The Price of Gas
Securing gas supply is a top priority for the EU, both through the construction of new gas pipelines and through liquefied natural gas (LNG) terminals. The European Investment Bank’s finance for the Dutch ‘gas roundabout’ is a case in point.
The Dutch government wants the Netherlands to become the 'gas roundabout' of Europe. Transmission pipelines have been laid, gas storage facilities have been built and parts of the gas transmission network outside the Netherlands has been acquired. The Dutch objective to make money as a swing producer of power generated from fossil fuels runs counter to European ambitions to advance a broader energy agenda that aims to increase collective political action on the energy and climate change fronts.
In Rotterdam the European Investment Bank (IEB) provided about 50% of the external financing (EUR 394 million) of a terminal for liquefied natural gas (2009). The terminal is situated on an expansion of the port of Rotterdam, an area of land that has been reclaimed from the North sea. The EIB has also lent EUR 900 million to finance this expansion of the Port of Rotterdam. Moreover, at the end of 2012 it approved a loan of an approximate EUR 250 million to expand the gas transmission network capacity of the Netherlands.
The Dutch energy path locks the country and other EU member states into a long lasting dependence on fossil fuels. This happened while at the same time the Netherlands and the EU recognise that, in order to solve global environmental problems, a drastic reduction of its own use of fossil fuels is needed. Public European money has been spent on Dutch projects which have been pushed without a public debate. The money invested in these projects is frustrating a more sustainable energy path. Instead, investments are becoming even more dependent upon importing fossil fuels. The Dutch could have used the very same money for developing renewable energy and stimulating the efficient use of it.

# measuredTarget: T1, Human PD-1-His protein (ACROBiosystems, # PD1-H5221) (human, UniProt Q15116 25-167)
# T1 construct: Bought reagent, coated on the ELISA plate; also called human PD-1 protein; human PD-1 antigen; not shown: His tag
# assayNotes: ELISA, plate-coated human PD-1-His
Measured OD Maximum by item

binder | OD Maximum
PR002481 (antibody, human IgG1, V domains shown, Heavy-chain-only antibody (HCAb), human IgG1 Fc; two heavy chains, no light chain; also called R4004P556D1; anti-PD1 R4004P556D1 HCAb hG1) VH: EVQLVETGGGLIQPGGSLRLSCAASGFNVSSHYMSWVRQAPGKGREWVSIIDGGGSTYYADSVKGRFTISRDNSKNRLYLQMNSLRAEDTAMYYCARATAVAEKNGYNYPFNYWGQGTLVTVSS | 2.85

ROLE OF BOTH ENDS
Both ENDS investigates the conditions or requirements that could be set and applied to the financing of gas projects by the EIB. Gas extraction causes significant environmental damage and violation of human rights impacts outside the European territory, but is nevertheless linked to infrastructural projects inside the EU like the Dutch gas roundabout for which the EIB provides finance.
The European Investment Bank and environmental supply chain impacts.: Legal opinion on environmental supply chain impacts caused outside the European territory but directly linked to European infrastructural, EIB financed projects,